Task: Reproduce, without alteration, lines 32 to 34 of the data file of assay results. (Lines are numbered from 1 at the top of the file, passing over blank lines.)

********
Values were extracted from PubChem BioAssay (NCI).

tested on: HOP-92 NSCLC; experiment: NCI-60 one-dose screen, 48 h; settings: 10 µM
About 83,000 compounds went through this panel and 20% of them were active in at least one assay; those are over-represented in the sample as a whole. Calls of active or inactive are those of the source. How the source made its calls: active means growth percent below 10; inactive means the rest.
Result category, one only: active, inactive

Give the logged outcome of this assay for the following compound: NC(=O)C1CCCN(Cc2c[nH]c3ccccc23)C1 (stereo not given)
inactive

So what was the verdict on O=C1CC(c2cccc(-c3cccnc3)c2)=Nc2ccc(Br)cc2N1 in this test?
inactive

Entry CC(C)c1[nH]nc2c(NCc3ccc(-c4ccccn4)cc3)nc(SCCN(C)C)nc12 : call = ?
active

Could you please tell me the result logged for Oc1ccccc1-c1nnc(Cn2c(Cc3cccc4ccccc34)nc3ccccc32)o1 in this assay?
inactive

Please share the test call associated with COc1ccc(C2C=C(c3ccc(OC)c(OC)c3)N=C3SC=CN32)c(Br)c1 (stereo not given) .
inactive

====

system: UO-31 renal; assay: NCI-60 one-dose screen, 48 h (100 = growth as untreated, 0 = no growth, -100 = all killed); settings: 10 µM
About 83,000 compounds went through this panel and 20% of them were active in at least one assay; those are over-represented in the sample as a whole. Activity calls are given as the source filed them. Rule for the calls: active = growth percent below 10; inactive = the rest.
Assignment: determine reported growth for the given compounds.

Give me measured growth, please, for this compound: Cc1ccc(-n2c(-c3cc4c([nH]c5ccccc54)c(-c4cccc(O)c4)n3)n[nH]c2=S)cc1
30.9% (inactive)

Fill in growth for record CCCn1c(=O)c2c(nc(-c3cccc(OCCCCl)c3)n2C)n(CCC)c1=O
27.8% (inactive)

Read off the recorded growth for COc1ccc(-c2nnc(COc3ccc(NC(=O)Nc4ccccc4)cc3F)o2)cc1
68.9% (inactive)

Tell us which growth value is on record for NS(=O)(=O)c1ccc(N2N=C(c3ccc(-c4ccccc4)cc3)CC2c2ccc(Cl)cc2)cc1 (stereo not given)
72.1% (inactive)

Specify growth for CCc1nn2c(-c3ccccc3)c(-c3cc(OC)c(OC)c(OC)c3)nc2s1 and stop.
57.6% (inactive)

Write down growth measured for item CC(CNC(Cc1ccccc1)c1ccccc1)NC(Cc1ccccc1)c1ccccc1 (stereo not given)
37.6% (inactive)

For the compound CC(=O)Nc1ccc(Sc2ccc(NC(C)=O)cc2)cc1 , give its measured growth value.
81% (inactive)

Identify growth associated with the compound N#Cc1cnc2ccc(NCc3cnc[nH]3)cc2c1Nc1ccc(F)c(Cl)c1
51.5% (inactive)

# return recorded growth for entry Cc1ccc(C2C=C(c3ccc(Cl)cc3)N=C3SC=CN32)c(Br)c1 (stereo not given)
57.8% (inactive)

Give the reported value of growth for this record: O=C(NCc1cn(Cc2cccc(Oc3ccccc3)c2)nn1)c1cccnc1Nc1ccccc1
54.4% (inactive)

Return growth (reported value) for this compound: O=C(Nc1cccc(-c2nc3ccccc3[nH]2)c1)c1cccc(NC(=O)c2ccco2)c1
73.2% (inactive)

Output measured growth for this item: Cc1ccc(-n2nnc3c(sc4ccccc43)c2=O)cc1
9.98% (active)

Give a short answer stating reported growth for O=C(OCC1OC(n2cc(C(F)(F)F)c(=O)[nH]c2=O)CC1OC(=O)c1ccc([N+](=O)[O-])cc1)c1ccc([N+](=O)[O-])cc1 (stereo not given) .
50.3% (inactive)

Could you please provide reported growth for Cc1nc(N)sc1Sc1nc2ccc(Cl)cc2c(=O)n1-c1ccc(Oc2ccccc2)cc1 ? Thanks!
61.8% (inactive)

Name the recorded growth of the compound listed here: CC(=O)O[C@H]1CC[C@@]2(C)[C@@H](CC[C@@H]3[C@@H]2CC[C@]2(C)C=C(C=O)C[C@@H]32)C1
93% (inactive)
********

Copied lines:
81% (inactive)

Identify growth associated with the compound N#Cc1cnc2ccc(NCc3cnc[nH]3)cc2c1Nc1ccc(F)c(Cl)c1
51.5% (inactive)